“Go west young man,” Horace Greeley once said. I think ol’ Horace forgot to add this caveat: except in the summer, and the modern interpretation: especially in 2021.
My July-August travel plans had me heading west through the northern states, but the record heat is changing my path. Can’t avoid some of it, else I might as well head back home! So I’ve modified a path that loops into some of the west then heads south into the Rockies: where I’m told, by some campers here, it’s nearly just as hot at the higher elevations (but cools way down at night).
So it’s acceptance time and make the best of it.
Daily routine here at Teddy Roosevelt National Park (North) is to scramble in the morning with anything needing fussing with, do my yoga, meditation, good breakfast, early ‘net readings, etc., while it’s cooler. The day then becomes managing oneself from shaded, breezy spot to another, along with of course, copious amounts of water. I use plain coconut water as a an electrolyte replenisher at the end of the day instead of Gatorade. But let their be no confusion: when it’s this hot, and you’re living outside, the heat tells you what you’ll do during the day (or more pointedly, what you won’t do).
I had planned to so some extensive hiking. But, well, it’s too bloody hot to pull that off, as much because I don’t enjoy hiking while lugging a gallon of water along plus I tend to stay entranced by the hike and easily go past my point of heat stress. But occasionally I’m going in the middle of the day to drive somewhere for supplies and scenery and that helps charge the lithium portable batteries (plus the promised treat of the car’s Max A/C button!).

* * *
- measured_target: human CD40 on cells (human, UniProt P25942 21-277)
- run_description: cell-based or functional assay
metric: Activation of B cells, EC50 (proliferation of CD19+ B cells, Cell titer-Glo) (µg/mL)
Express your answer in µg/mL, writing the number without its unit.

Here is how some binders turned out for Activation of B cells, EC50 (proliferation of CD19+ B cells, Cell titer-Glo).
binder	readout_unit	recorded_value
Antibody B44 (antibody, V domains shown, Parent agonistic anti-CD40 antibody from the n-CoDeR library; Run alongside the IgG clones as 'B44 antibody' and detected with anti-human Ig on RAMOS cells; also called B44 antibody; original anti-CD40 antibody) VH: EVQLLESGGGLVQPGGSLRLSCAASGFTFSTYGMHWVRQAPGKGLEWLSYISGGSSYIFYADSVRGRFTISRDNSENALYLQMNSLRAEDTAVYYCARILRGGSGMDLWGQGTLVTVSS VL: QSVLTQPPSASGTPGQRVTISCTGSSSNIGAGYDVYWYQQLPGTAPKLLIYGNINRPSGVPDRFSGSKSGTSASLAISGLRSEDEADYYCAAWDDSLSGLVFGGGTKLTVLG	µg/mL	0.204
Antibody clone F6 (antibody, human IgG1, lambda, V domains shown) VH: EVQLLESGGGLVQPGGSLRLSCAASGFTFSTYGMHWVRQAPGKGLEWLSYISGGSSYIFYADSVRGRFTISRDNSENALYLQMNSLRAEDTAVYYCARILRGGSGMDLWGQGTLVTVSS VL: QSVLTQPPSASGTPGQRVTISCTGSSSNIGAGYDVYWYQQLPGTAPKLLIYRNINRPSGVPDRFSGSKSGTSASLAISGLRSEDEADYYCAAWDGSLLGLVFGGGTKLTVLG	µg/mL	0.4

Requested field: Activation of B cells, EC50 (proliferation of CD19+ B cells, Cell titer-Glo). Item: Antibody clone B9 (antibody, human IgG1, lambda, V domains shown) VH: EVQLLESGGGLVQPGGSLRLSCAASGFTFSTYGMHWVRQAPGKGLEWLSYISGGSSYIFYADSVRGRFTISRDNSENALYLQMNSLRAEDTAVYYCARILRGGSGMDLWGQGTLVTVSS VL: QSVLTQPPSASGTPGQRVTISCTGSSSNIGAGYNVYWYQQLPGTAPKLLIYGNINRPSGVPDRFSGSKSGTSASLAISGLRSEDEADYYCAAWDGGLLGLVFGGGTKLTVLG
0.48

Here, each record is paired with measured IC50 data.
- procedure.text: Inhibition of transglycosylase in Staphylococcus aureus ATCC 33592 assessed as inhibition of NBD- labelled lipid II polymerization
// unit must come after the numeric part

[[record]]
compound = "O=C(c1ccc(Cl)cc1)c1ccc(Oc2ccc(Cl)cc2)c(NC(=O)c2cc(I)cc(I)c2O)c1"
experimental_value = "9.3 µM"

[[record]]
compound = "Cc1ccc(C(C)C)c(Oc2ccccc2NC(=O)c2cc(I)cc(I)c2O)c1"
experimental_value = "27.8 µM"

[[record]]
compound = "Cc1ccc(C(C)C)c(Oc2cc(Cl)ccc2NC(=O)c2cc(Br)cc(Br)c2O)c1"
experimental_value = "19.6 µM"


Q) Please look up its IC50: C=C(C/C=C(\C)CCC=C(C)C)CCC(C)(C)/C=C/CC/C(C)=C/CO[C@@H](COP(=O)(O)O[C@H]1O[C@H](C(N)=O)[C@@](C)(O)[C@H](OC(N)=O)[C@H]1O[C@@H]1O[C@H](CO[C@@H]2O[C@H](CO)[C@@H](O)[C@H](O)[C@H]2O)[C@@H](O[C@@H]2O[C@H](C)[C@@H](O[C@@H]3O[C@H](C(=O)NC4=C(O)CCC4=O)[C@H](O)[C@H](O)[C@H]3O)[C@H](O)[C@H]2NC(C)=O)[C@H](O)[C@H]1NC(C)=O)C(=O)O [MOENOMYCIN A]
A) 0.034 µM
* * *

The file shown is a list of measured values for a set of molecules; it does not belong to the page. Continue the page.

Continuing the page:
Still, managing to find time to write and wander a bit. Here at the Teddy Roosevelt National Park north unit I have commandeered this 1920s CCC-built pavilion of sorts to hang out in and write. Amazingly, it’s always shady underneath the expansive roof held up by full-trunk timbers. It’s also a great spot to await the buffalo herds that move through the meadow between this pavilion and my camp. Have yet to capture usable footage for YouTube, but they’re all over the place so just a matter of time. The two times they’ve been through this meadow I wasn’t in the pavilion, thus too far away (but so awesome to watch through binoculars).
Despite the dehydrating heat, I’m enjoying the benefits of camping in one place for a week. Usually I do shorter stays of one to two days. At that length it’s a hassle to set up full camp, so it’s been a treat to avoid that and just live in the wild (if campsites with good toilets, trash service, and clean potable water qualifies as “living in the wild”).